Las Vegas Metro Police and medical workers stage in the intersection of Tropicana Avenue and Las Vegas Boulevard South after a mass shooting at a music festival on the Las Vegas Strip on Oct. 1. Photo by Las Vegas Sun/Steve Marcus

How Will I Dance During Darkness?


As a husband and father living in Las Vegas, I have been shaken to the core by the act of pure evil that transpired last week in our city.  

It is a very painful and dark time. The mass shooting that killed 58 people and wounded close to 500 has left all of us stunned as we try to regain our senses in the aftermath of this inhumane act. We are mourning as a community and as a nation.

Yet, as the pain sinks deeper into our consciousness and our minds wander in dismay, we in the Las Vegas Jewish community are preparing to celebrate the happiest day on the Jewish calendar, Simchat Torah, when we celebrate the annual completion of the Torah reading cycle with joyful dancing.

How can we possibly dance and celebrate while our hospitals still are filled with wounded and our dead are not yet buried? What do I as a community leader say to the countless people from throughout the world who are turning to us for guidance?

Our history as a people is filled with persecution and suffering. Yet, we have documented stories of Jews defiantly celebrating Simchat Torah even within the walls of concentration camps. How did they do it? What was their secret?

The essence of Torah is selflessness. Its clarion call is for us to “Love our neighbor as we love ourselves.” It inspires us to believe in the essential good within each person.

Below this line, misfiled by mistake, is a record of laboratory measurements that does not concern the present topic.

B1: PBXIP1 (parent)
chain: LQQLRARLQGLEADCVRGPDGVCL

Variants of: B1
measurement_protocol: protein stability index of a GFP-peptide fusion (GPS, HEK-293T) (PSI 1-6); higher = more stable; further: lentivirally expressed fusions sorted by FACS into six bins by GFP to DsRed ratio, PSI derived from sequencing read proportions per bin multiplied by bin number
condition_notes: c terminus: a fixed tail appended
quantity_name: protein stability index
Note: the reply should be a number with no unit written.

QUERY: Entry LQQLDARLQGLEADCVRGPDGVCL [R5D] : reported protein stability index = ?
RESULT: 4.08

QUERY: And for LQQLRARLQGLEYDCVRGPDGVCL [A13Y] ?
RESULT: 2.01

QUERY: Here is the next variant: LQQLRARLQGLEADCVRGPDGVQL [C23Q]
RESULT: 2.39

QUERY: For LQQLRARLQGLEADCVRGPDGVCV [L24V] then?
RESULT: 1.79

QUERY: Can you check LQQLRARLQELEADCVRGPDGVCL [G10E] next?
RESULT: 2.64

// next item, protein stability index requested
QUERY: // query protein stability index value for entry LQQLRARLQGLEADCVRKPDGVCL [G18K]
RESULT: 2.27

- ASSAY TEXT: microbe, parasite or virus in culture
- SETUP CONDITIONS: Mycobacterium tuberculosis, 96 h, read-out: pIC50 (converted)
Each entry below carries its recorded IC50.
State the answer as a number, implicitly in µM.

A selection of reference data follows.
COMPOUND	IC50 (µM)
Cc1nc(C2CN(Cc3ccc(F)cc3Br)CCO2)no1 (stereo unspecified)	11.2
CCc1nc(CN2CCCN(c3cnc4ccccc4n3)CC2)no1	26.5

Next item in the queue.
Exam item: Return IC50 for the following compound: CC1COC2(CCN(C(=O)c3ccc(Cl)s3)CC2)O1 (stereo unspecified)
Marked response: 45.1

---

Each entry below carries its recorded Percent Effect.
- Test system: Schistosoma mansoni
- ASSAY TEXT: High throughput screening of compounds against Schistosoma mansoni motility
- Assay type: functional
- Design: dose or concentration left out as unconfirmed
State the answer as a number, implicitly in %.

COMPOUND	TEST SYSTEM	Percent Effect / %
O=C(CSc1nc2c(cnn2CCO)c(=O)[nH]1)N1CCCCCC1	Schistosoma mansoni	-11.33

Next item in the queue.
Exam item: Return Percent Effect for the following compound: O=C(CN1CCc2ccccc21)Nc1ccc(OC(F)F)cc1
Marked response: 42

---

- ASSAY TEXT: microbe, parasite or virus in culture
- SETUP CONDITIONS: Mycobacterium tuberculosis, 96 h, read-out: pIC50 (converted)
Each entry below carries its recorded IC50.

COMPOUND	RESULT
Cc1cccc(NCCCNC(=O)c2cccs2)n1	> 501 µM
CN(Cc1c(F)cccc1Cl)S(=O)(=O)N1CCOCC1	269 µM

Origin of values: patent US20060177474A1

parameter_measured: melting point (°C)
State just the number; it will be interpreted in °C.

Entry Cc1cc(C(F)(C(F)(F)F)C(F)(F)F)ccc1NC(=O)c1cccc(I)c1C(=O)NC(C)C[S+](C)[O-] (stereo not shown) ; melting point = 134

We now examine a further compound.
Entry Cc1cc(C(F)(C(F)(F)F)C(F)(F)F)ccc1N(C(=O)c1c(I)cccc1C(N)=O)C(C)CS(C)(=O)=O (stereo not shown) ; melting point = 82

So, let me share with you how I will dance this Simchat Torah.

As I hold on to the Torah, with my tightest embrace, I will close my eyes and reflect upon the many heroes, citizens and law enforcement officers who ran into the line of fire to save the lives of others. I will reflect upon the hundreds of people I saw waiting in line for eight hours to donate blood in order to help strangers.  

I will remember how I saw a wounded veteran wheeling herself around the long lines, handing out cold drinks and food to those waiting to give blood. I will honor the friends I have in this community — the doctors, police officers and volunteers who are working around the clock devoting themselves to helping others.

As I do this, my tears of pain will transform into joy because we know that the power of good within the many is infinitely greater than the evil within the few.

Although the pain and darkness may never go away, the light and joy it has revealed will shine forever. 


Rabbi Schneur Hayes is a Chabad emissary and educator in Las Vegas.

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